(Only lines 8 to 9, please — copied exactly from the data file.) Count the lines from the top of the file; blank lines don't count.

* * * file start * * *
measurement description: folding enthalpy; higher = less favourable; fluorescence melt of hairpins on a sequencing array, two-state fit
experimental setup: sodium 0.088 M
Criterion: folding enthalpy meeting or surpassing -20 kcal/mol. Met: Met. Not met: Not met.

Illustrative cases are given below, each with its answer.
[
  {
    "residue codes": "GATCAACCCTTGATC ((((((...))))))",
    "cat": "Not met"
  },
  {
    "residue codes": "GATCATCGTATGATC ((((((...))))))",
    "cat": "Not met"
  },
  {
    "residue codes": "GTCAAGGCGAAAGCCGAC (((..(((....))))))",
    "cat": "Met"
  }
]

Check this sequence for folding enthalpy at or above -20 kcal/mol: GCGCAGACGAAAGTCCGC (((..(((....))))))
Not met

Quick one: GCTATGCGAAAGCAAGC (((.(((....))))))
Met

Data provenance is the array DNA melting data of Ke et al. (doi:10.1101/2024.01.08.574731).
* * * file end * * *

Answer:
    "cat": "Not met"
  },